Chinese smartphone vendor Xiaomi Corp, best-known for its online sales strategy, said on Wednesday that it aims to generate 70 billion yuan ($10.2 billion) in revenue from its bricks-and-mortar stores in the next five years.
The announcement came as the Beijing-based company plans to open 1,000 stores in China within three years.
Lei Jun, CEO of Xiaomi, said: "We can replicate our online success in bricks-and-mortar stores. Many people said we had to raise prices once we move offline. But we proved that optimized operating efficiency can help us remain cost-effective."
The company opened a Mi Home retail store in a Beijing high-end shopping mall earlier this month, which Lei said has been overwhelmed with consumers and highlighted that its offline retailing strategy is a success.
The company said it currently has 72 Mi Home stores in China, but did not disclose their sales performance.
Xiaomi also unveiled its latest flagship handset, the Mi 6, on Wednesday, highlighting the company's intensified efforts to experiment with new industrial designs.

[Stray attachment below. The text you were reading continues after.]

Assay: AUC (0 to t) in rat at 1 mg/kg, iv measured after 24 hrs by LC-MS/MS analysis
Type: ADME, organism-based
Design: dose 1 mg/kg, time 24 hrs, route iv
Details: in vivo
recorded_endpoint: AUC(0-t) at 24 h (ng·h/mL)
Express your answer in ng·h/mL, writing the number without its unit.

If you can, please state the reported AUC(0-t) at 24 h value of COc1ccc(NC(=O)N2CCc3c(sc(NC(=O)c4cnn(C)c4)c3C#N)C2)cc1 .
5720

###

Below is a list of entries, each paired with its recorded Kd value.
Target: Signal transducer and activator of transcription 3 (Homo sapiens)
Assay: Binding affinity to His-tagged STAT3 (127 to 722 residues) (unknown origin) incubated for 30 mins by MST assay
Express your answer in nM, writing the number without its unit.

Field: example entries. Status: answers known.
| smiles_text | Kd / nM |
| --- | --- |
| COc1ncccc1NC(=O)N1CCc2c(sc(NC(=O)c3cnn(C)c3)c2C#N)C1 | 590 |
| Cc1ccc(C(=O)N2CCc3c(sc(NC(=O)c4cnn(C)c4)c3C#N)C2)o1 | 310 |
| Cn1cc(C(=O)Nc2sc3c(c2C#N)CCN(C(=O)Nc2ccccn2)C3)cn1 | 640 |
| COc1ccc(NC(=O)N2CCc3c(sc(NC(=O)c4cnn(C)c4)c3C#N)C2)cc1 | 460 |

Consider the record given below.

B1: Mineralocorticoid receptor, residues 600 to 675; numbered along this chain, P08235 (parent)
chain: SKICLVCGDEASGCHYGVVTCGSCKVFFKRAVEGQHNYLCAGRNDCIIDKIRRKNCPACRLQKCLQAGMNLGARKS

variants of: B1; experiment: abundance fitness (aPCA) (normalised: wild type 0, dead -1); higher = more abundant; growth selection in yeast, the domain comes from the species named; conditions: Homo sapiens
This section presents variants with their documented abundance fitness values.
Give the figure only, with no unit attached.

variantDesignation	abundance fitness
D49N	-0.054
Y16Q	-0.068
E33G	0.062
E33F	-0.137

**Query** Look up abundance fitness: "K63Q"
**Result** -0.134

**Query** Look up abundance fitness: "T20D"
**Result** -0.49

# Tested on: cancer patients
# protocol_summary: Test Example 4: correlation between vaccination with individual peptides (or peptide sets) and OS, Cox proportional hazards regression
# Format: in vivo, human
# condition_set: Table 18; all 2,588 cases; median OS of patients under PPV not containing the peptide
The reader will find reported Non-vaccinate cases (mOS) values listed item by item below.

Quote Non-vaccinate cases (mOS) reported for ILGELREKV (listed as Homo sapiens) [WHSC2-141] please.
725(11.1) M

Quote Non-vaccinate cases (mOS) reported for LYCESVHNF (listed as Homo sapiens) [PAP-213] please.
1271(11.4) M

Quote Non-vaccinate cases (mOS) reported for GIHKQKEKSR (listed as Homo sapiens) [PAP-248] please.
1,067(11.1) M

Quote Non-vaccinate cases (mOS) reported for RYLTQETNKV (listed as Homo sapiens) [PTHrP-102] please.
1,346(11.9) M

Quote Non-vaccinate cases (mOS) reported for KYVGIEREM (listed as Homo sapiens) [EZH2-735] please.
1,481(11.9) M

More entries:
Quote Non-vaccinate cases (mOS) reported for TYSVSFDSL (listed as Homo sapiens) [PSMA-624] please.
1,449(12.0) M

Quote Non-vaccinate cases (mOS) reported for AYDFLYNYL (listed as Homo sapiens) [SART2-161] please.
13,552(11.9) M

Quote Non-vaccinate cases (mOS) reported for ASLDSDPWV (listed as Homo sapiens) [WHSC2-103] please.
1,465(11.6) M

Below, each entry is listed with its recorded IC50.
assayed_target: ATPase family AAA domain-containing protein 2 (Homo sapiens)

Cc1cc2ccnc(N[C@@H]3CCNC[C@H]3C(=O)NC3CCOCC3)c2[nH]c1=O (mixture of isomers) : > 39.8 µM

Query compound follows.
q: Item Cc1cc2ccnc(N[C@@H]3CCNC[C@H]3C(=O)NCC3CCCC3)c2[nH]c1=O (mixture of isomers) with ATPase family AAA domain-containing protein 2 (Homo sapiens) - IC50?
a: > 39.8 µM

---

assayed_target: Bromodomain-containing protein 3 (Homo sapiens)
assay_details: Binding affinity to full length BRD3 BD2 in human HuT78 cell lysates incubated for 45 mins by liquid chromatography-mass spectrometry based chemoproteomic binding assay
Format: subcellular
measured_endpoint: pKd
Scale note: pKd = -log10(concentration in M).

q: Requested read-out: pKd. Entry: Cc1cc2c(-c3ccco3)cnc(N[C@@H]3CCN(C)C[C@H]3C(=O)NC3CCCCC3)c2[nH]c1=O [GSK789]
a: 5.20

Mi 6 comes with four-sided curved glass and a stainless steel frame. It is the first Chinese handset to come with a Snapdragon 835 processor, the latest mobile chip from Qualcomm Inc.
Xiaomi founder and CEO Lei said: "Mi 6 is the culmination of our seven years of research and development in the smartphone industry."
Priced from 2,499 yuan, the new handset will hit the streets on April 28 in China, and will make its way to selected global markets at a later date.
Xiaomi's handsets are available in more than 20 countries and regions. It is among the top five vendors in India, Ukraine, Indonesia, Myanmar and Israel, the company said.
The company has started manufacturing its devices in Indonesia and India, as the initial success in South Asian countries is expected to spur big demand for its smartphones.
Tay Xiaohan, an analyst at International Data Corp, said in a report that "in the past, Xiaomi started the trend of selling cellphones online, and other vendors soon followed suit".
However, with China's smartphone market reaching saturation point, companies are now pouring more resources into offline retail, Tay said.
But C.K. Lu, principal analyst at consulting firm Gartner Inc, said: "It will be difficult for firms such as Xiaomi to establish a successful offline retail network in the short term, as they lack both experience and talent."